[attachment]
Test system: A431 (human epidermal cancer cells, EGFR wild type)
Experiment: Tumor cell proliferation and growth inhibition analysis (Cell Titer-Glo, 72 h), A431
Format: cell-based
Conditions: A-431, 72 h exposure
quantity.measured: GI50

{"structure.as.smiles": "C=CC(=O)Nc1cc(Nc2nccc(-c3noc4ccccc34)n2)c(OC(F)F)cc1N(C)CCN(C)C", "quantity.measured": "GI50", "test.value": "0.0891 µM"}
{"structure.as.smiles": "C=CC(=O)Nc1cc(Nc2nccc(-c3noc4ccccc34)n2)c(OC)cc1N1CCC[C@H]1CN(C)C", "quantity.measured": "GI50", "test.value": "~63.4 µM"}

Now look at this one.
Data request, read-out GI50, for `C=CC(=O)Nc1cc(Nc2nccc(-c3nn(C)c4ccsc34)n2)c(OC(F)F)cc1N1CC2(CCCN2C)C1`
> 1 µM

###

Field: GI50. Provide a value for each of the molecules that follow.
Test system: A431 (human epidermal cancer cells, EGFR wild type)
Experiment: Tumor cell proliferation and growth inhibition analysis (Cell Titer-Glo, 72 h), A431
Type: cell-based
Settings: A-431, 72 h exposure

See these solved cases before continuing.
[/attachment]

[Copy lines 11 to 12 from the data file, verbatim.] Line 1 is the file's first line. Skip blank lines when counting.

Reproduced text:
###

Field: GI50. Provide a value for each of the molecules that follow.